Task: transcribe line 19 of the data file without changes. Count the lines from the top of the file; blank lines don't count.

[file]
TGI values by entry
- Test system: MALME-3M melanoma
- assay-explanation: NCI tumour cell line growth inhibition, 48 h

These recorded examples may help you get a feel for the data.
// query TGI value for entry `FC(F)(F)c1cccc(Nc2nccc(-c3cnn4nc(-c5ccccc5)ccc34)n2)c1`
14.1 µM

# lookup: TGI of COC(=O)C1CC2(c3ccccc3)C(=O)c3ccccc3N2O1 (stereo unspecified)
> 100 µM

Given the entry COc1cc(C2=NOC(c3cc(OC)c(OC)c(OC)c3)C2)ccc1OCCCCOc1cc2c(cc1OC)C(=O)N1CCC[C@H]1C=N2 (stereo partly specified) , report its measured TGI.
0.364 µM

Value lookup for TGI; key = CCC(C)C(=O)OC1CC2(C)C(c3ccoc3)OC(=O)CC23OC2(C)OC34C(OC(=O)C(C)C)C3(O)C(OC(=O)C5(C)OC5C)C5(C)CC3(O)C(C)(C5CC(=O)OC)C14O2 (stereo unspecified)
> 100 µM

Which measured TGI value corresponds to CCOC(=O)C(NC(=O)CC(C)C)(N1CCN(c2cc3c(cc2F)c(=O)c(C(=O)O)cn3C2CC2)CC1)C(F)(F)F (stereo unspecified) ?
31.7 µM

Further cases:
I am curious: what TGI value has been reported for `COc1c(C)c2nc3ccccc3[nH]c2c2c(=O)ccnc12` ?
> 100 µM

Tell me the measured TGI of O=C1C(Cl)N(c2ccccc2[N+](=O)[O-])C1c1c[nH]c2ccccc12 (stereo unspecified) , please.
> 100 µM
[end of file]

> 100 µM